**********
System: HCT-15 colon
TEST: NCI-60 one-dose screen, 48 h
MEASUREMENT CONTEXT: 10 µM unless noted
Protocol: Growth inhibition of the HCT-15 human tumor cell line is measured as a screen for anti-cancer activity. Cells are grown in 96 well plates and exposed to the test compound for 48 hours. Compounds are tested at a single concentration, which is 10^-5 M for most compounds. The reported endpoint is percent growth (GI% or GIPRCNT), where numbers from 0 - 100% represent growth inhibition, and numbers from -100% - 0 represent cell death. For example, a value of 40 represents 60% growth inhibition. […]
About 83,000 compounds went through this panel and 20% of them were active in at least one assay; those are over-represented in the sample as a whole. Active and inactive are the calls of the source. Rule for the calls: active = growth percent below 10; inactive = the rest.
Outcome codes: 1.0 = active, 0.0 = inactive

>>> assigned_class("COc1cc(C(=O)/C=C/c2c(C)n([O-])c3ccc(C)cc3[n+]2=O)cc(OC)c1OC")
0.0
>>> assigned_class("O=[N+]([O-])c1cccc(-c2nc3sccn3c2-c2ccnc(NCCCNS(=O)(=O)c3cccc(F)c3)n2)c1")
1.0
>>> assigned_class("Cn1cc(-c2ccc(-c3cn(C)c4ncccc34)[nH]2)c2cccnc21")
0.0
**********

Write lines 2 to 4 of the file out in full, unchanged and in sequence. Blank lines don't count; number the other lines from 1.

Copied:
TEST: NCI-60 one-dose screen, 48 h
MEASUREMENT CONTEXT: 10 µM unless noted
Protocol: Growth inhibition of the HCT-15 human tumor cell line is measured as a screen for anti-cancer activity. Cells are grown in 96 well plates and exposed to the test compound for 48 hours. Compounds are tested at a single concentration, which is 10^-5 M for most compounds. The reported endpoint is percent growth (GI% or GIPRCNT), where numbers from 0 - 100% represent growth inhibition, and numbers from -100% - 0 represent cell death. For example, a value of 40 represents 60% growth inhibition. […]